The limiter circuit 14 comprises a pair of diodes 34 and 35 coupled to the ground reference potential and oppositely polarized as indicated in FIGURE 2. A silicon or germanium diode as such will conduct in a forward direction with a voltage drop thereacross which may be in the range of from .2 to .8 volt; and therefore, the signal appearing on the lead 36 may not exceed the predetermined forward voltage drop of the diodes 34 and 35, since these diodes will effectively clip the wave at the amplitude determined by their conductive characteristics. Therefore, it will be appreciated that the first feedback path will pass signals having a frequency determined by the crystal 32 and having an amplitude determined by the diode clipping circuit 14.

The second feedback circuit shown in FIGURE 2 includes a series tuned circuit including a capacitor 38 and a variable inductance means such as a saturable reactor 39. The capacitor 38 and a winding 40 of the saturable reactor 39 constitues a series resonant circuit which will present a high impedance to all frequencies except that frequency to which it is tuned whereby a selected frequency will be passed via a resistor 41 to a diode clipping circuit 15 which is similar to the diode circuit 14 described above.

The inductive reactance of the winding 40 may be varied by a low frequency current applied to input terminals 42 which flows through a primary winding 43 and causes the reactor 39 to saturate magnetically. Variation in the inductive reactance value of the winding 40 will cause a variation in the tuning of the series resonant circuit 3840. Therefore, an audio signal applied to the terminals 42 will swing the frequency of the signals passed by the signal feedback circuit whereby these signals will be frequency modulated by the audio signal.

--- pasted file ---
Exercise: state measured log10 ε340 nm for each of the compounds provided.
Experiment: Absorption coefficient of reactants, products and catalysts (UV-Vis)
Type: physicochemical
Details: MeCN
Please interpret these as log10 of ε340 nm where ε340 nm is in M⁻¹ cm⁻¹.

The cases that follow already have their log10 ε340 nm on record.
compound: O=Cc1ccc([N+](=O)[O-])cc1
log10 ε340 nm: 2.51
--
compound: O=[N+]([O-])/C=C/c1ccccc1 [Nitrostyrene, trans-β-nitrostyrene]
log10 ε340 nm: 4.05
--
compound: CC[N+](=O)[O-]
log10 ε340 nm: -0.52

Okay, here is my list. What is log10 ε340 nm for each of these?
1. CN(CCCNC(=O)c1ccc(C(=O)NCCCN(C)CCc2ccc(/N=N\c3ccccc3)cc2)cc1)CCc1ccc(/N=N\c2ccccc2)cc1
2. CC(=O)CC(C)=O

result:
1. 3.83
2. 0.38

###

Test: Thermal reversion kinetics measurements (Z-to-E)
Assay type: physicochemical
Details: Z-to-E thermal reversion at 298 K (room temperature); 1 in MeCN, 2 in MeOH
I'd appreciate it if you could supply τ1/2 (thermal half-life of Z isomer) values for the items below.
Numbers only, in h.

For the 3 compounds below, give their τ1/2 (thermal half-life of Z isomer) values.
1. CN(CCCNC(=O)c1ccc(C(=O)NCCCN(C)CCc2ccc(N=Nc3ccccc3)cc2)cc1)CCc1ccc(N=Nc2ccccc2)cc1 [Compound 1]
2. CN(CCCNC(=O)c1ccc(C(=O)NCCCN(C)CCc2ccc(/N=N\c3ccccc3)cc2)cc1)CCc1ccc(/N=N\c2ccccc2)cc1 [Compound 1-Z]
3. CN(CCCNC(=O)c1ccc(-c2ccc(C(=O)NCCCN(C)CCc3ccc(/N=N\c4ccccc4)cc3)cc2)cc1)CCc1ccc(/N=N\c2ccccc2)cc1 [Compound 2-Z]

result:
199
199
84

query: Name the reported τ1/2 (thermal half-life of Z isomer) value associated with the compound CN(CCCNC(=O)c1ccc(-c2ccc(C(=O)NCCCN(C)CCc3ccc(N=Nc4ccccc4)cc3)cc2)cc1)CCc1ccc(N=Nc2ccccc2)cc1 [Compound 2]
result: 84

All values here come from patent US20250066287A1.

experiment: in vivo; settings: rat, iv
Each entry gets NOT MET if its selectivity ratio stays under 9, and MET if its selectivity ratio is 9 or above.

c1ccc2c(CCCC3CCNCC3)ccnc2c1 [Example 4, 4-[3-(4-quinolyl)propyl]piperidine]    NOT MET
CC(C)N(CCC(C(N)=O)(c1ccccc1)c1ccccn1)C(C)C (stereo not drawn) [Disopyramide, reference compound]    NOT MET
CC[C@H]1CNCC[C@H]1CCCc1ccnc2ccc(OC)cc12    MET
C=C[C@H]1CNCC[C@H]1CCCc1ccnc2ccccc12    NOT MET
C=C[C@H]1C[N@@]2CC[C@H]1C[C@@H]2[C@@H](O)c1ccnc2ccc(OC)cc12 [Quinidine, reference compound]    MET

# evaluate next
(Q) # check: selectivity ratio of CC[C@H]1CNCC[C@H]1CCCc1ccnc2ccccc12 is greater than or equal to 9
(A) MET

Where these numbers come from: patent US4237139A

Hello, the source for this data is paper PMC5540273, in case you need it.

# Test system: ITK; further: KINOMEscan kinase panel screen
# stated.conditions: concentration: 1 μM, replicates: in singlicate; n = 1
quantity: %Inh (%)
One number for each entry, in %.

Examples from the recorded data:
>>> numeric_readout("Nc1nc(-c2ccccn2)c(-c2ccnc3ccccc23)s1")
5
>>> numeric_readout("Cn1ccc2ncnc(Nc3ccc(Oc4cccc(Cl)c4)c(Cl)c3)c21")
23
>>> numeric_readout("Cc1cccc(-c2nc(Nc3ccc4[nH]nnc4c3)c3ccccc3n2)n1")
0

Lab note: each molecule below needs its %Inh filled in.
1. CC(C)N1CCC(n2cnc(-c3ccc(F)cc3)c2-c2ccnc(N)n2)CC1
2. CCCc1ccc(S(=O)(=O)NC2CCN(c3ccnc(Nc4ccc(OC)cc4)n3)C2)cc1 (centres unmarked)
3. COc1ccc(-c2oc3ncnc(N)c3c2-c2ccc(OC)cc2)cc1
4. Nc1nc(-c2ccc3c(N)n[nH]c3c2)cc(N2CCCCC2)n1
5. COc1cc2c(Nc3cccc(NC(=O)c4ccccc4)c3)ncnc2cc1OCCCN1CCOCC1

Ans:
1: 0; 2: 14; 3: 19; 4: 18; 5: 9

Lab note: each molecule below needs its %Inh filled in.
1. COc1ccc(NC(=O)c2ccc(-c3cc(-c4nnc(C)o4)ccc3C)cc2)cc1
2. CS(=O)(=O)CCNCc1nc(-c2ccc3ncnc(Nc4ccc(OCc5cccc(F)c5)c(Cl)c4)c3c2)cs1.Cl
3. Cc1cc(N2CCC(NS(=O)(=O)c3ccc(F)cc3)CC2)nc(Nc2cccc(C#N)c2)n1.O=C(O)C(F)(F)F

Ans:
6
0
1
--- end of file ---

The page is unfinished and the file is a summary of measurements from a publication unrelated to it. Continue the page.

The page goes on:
The third feedback path indicated in FIGURE 2 includes another piezoelectric crystal 45, a coupling resistor 46 and a diode clipping circuit 16. As in the first feed back path the frequency of the feedback signal is controlled by a crystal, but the diode clipping circuit 16 has been modified to permit amplitude modulation of the feedback signal. In this case, an audio or low frequency signal is applied to terminals 47 to vary the bias voltage applied to the diodes 48 and 49 and effectively vary the cut off levels thereof. The diode 48 is coupled to a positive reference potential, +E, by a resistor 50, and the diode 49, connected in reversed polarity, is coupled to the negative reference potential, E, by a resistor 51. As the input signal applied to the terminals 41 increases during a first half cycle of the wave, the potential at one terminal may increase with positive polarity while the potential at the other terminal increases with negative polarity. During the next half cycle of the audio input Wave, the potentials at the terminals 47 may decrease in opposite polarities. Since the polarities of the diodes 48 and 49 are opposite with respect to each other, and since the reference potentials coupled to the diodes are of opposite polarities, the audio wave applied to the terminals 47 will either add to and subtract from the biasing of the diodes in unison to vary the clipping level and modulation envelope of the Wave passed by the resistor 46 and to effectively amplitude modulate that wave.